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Water - It's all about the water

  Updated: Monday, January 3, 2005 1:20 PM PST

YREKA - With what appears to be an abundance of rain and snow this time a year, questions comes to mind such as how do the water levels compare to last year, and will there be enough water to get us through the dry months of summer?

To get an early preview of the water situation for the coming year, the Daily News contacted the Bureau of Reclamation in Sacramento and talked with Public Relations Officer Jeff McCracken.

Although McCracken said it is still too early in the season to see the total picture, he can make some comparisons to previous years.

"We are sitting at 140 percent of normal snowpack in the Shasta Lake drainage from this time last year," McCracken said. "At this date, it is pretty strong. If it stays cold and we hold onto that snow through the winter and don't get a pineapple express, we look solid for the water year."

While things are looking good for Shasta Lake and the Central Valley Project (CVP), the same cannot be said for the Klamath River.

"The Klamath is only 66-percent of where it could be, but we have a lot of winter left," McCracken said. "We can't stop counting now; we are only a third of the way through the rainy season. Right now it is up to the weather. If we get natural precipitation we could be solid."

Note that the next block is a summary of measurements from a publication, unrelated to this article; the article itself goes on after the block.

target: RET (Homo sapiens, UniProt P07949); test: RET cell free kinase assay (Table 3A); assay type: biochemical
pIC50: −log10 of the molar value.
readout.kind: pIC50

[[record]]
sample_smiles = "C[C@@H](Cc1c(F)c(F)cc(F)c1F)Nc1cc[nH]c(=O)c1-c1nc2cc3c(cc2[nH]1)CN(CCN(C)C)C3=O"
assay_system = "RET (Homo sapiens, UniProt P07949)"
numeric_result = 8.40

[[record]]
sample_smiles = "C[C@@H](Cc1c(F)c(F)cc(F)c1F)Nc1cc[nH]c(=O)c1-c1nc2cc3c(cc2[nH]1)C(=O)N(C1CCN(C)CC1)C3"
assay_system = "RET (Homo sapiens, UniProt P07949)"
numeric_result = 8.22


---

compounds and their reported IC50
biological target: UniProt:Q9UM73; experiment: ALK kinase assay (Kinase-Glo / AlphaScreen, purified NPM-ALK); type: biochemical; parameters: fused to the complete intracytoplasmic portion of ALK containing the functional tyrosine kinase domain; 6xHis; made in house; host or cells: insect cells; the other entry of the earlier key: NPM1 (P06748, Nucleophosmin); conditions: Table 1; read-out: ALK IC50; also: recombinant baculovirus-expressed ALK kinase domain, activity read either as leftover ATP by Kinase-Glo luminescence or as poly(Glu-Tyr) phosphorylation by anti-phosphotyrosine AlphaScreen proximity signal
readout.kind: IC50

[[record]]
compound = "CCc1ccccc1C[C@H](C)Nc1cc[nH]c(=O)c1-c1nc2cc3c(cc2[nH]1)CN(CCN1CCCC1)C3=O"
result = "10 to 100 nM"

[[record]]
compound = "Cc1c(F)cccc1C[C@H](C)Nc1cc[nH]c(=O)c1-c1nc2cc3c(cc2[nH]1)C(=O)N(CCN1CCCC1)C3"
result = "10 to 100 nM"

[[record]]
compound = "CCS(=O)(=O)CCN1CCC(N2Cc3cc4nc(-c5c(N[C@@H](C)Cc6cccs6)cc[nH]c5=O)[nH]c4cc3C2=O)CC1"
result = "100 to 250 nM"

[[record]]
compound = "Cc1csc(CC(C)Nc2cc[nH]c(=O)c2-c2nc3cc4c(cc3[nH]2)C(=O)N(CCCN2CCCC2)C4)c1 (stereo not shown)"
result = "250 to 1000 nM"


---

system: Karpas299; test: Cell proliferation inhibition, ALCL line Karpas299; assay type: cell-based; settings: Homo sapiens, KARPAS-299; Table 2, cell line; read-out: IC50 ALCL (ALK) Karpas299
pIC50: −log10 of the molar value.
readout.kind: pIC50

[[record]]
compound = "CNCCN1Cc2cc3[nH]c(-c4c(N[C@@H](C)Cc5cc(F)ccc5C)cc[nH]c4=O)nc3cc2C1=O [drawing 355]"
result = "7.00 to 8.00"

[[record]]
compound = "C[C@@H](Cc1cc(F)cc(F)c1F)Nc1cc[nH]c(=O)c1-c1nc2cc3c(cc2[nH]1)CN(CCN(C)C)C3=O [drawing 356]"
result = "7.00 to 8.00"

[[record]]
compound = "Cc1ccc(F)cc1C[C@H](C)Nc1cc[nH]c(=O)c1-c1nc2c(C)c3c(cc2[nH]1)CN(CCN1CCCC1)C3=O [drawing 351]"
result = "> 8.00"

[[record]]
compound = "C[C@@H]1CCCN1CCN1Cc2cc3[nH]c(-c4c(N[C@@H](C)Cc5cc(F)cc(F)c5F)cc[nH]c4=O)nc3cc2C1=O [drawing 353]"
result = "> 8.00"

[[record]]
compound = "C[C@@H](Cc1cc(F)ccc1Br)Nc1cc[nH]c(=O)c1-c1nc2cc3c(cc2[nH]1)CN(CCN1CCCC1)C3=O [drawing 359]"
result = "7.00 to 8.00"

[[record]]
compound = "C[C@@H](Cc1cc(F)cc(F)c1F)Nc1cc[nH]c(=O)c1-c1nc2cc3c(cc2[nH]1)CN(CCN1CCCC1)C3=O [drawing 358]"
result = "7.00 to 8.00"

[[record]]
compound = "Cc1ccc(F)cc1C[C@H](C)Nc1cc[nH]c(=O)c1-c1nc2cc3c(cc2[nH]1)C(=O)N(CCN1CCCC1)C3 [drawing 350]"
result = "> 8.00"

For the total CVP, McCracken said water storage is 93-percent of the 15-year average, with Shasta Lake at 80 percent.

"At this point we look at the water in the mountains, not the water in the reservoirs," he said. "Shasta fills by rain and we had 125-percent of average for rain. That is good news."

McCracken said it is still too early to make a prediction about available water this summer because it still depends on spring rain. The Bureau of Reclamation plans to issue its preliminary forecast for water use on Jan. 21.

"Last year we started out nice and wet like this year, but it dried up in March and April," he said.

Shasta Lake, with its primary watershed source in Siskiyou County, is a part of the massive Central Valley Project (CVP), originally conceived as a state project to protect the Central Valley from crippling water shortages and devastating floods.